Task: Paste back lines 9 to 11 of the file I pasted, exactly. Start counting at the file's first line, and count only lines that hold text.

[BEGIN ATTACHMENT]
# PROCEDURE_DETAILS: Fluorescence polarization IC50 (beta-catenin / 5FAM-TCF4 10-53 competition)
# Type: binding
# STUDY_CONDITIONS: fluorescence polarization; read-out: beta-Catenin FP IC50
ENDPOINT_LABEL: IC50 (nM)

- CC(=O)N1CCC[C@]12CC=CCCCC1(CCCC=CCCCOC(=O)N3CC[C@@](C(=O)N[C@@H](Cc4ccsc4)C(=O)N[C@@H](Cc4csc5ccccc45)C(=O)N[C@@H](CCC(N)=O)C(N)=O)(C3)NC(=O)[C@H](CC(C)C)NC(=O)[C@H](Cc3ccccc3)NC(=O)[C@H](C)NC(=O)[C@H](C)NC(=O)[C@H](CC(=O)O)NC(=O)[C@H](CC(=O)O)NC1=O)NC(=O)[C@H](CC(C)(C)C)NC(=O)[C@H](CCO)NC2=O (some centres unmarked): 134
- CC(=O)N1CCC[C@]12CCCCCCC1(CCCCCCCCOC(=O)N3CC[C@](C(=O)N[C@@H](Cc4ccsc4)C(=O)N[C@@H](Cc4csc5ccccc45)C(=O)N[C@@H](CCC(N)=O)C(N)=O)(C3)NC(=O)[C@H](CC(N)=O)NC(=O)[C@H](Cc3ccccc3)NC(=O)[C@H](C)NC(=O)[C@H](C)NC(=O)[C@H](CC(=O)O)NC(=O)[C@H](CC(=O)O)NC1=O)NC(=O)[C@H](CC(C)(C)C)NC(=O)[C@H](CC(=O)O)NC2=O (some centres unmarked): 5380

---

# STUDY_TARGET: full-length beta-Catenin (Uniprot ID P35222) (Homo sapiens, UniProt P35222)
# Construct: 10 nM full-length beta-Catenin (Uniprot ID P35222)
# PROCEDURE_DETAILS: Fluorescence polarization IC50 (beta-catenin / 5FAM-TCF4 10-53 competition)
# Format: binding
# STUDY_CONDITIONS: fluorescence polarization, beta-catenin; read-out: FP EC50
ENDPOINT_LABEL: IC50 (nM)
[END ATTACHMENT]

# Construct: 10 nM full-length beta-Catenin (Uniprot ID P35222)
# PROCEDURE_DETAILS: Fluorescence polarization IC50 (beta-catenin / 5FAM-TCF4 10-53 competition)
# Format: binding